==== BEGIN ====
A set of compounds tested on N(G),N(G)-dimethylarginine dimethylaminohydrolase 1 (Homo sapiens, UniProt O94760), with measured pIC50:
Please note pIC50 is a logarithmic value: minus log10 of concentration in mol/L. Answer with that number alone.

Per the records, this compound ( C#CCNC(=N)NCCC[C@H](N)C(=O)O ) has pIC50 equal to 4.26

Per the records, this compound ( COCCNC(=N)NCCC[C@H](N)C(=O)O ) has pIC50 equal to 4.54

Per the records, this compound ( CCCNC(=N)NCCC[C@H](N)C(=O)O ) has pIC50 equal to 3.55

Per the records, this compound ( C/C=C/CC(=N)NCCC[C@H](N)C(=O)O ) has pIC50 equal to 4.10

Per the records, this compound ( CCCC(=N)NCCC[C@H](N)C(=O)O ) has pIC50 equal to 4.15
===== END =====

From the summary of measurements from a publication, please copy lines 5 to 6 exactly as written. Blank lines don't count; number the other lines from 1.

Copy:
Per the records, this compound ( CCCNC(=N)NCCC[C@H](N)C(=O)O ) has pIC50 equal to 3.55

Per the records, this compound ( C/C=C/CC(=N)NCCC[C@H](N)C(=O)O ) has pIC50 equal to 4.10